The first day of February 2008 would stay special for me for a long time to come. It was on this day that I got to meet a person of whom I had read so much in the last few years. Astrophysics happened to be my first love ever since I started learning science. It has and it always will fascinate me the most. The last time I met an internationally acclaimed astrophycisist was in 2003. I still remember that day, I ran out of the exam hall, writing just half the paper to attend a lecture 25 km away from my place. That was the day I met Roger Penrose, the person who worked with Stephen Hawkings on the Black Hole theory. The lecture was about much more than just that. It was about something I was looking into those days. Gone are those days.
This time I happened to meet Lawrence Krauss. A professor at Case Western Reserve University who teaches physics and astronomy. Or better, Astrophysics. His books talk about the strange dark matter than exists around us, in between the planets, stars and galaxies. He says it is the most important thing that makes up most of the universe. Something that we cant see, is all that matters for the universe…
I was fortunate to meet him up for an interview for the campus newspaper. Though, politics, press politics as you might want to call it, this article did not see the light of the printing press!
AM : Me Me
LK: Professor Lawrence Krauss
AM: The Scientific American has quoted you as one amongst the only few living ‘Public Intellectuals’. What do you feel about it?
LK: The key is to reach out to the public. I try to connect science broadly to culture and politics. It’s truly a great honour for me. It’s a nice feeling.
AM: What is you latest book ‘Hiding in the Mirror’ all about?
LK: It’s about the fascinations that humans have towards the concept of extra-dimensions. It is not just about that, but about the ways in which the idea has evolved historically in literature, art and science.
AM: As a kid, what was your greatest motivation that helped you dedicate yourself to astrophysics?
LK: As a kid, I used to read a lot. Books were the greatest motivation for me. I was particularly inspired by the writings of Arthur Clarke and Isaac Asimov and scientists like Gamow, Einstein and the rest.
AM: When you talk about the Powers of Ten show that zooms in from the very big to the very small, you say that it misses the most exotic black matter that is out there, what are you talking about?
LK: My lecture for you guys is all about that ‘most exotic black matter’. If you remove the planets, the suns, the galaxies and everything that is visible to you and me, including humans, the universe wouldn’t be affected at all. It would be largely the same. All this is just ‘cosmic pollution’. All the matter is completely irrelevant. Dark energy is all that is important in the entire universe.
AM: In the most recent developments, you have said and written that the President of the US should be an “educator-in-chief” along with being the “commander-in-chief”, and that science and technology should be an integral part of the presidential debate. How do you look at it?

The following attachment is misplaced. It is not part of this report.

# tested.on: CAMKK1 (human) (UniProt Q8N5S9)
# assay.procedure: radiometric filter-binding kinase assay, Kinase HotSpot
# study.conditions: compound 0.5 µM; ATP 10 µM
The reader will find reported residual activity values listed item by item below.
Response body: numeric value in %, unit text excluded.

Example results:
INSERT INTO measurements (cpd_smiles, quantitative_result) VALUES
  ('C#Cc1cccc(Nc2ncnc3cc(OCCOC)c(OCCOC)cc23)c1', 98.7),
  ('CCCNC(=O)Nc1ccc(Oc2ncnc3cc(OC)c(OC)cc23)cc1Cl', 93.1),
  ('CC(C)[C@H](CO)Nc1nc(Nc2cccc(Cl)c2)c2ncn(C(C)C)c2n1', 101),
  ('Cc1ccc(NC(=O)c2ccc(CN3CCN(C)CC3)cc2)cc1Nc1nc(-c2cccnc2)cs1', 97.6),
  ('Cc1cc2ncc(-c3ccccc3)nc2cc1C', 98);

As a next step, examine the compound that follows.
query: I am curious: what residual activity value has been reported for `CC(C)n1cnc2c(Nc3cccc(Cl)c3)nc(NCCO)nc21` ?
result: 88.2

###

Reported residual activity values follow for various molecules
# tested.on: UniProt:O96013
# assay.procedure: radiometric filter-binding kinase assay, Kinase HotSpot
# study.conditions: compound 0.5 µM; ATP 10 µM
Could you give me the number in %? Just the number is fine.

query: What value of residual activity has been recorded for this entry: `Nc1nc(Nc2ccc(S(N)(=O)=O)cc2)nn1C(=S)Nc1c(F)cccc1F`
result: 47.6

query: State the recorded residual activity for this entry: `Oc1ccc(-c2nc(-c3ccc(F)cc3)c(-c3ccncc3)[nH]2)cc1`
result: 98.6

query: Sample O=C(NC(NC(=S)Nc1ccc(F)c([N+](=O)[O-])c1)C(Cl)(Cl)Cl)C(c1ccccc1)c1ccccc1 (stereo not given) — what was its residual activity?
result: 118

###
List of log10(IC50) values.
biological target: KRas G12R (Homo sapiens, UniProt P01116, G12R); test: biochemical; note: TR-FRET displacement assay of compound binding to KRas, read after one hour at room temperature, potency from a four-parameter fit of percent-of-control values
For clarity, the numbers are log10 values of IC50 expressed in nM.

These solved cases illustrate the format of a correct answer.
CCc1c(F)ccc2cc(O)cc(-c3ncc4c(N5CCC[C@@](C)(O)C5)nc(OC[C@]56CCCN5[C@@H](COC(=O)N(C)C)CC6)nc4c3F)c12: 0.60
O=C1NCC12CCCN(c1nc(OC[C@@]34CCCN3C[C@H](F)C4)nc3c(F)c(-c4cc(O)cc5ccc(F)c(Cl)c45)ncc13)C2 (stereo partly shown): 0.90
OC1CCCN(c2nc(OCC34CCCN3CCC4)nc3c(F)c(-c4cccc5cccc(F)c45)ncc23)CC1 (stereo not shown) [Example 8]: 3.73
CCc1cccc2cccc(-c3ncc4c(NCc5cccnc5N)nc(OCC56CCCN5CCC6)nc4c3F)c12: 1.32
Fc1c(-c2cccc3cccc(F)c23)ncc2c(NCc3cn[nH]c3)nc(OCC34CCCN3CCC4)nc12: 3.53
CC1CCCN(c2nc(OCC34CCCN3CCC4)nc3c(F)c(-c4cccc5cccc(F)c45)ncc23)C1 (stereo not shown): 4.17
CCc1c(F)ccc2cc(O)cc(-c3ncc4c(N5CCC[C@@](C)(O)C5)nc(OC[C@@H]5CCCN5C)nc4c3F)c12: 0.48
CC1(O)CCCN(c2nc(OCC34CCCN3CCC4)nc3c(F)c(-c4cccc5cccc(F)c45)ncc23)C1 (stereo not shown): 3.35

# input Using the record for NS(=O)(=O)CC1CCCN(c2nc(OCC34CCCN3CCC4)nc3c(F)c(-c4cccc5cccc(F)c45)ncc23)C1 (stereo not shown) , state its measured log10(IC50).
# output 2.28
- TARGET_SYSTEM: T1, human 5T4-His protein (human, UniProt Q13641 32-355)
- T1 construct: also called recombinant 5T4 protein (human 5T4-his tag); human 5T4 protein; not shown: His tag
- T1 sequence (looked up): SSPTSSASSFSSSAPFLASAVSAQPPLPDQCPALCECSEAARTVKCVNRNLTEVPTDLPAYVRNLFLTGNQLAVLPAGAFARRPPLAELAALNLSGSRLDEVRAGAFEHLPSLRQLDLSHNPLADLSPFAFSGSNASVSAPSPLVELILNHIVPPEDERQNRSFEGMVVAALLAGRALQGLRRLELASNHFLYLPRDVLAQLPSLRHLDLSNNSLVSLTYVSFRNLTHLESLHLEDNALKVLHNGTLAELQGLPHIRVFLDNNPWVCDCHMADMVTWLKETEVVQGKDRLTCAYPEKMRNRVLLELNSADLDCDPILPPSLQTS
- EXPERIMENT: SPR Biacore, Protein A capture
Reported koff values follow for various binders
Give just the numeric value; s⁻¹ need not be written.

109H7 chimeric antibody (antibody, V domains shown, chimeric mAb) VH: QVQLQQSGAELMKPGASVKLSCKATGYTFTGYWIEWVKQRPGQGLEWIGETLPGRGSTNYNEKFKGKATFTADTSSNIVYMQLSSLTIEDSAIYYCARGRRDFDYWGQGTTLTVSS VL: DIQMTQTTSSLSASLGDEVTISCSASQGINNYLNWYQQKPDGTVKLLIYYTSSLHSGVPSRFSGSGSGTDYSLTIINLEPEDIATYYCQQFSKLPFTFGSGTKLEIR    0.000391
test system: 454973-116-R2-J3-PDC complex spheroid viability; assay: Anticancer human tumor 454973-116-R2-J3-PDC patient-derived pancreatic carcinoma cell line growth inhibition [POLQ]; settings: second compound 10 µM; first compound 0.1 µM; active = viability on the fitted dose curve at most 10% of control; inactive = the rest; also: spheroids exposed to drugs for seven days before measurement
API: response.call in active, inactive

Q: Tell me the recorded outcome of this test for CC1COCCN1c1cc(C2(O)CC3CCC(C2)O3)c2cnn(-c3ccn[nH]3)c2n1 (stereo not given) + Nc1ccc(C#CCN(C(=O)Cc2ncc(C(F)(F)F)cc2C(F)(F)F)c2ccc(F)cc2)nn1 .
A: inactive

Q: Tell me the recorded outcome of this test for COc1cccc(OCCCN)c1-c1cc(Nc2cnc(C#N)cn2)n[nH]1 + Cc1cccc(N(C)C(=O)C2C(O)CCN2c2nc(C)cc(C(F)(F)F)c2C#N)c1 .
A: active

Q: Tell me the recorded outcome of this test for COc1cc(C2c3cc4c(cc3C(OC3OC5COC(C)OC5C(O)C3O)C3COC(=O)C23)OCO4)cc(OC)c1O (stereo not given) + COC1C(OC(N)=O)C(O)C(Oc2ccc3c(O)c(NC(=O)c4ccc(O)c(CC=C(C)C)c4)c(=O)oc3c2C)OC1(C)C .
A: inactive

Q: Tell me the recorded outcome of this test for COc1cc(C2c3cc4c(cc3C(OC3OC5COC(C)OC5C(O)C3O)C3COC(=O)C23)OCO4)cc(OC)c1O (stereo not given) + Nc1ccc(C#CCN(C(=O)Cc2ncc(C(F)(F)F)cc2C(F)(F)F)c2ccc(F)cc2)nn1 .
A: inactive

LK: I believe that science is and would play a major role in public policy making. In the future, science is going to be the basis of the same. Security, economy, health, environment are all linked to science.
AM: India has had a rocket scientist as the President; does it really help in changing the world order?
LK: I’ve had the opportunity to meet him recently. Well, I don’t really know how much it would help in changing the world order, but all I want to say is that the leaders should be educated! They should be literate and effective, and should have an understanding of science.
AM: Do you believe that the Asian countries would race ahead in science and technology soon owing to their human resources, who “score much better in math and science tests” than the Westerns?
LK: Laughs at the poor condition of American school students and his own quote picked up from an article. Oh it’s highly possible! Right now the US is still the most attractive place for graduate study, but that could change. As far as Asian students are concerned though, they have too much respect for authority… the key thing is to question everything, including your advisors!
AM: What is your view on the relation between science and religion?
LK: They are complimentary to each other. I would like to quote a friend of mine, Steven Weinberg here: “One of the great achievements of science has been, if not to make it impossible for intelligent people to be religious, then at least to make it possible for them not to be religious”.
AM: Today, top universities like IIT are losing young brains to high paying jobs in the banking and finance sector, consultancies, software and the like. How can things be changed to get more youngsters to do research in Astrophysics or say any field in general?
LK: Well that is a problem in the US as well. We are losing most students to lucrative jobs in almost the same sectors. We need to focus on science. We need to convey the sheer excitement of discovery to the youth and convince them that knowledge is as satisfying as money!
AM: Who for you is or was the one greatest scientist ever?
LK: It is difficult to talk about one, but I would call it a tie between two: Isaac Newton and Charles Darwin.
AM: Your homepage on the Case Western website calls you ‘moderately photogenic’ but the sheer number of ‘really cool pics’ points that you are ‘highly photogenic’! What do you say?
LK: Has a hearty laugh at this one. The website administrators just love to have some fun with my photographs. It seems you have done a good research on me!
The interview was followed by a walk of almost a kilometre. That was a wonderful moment.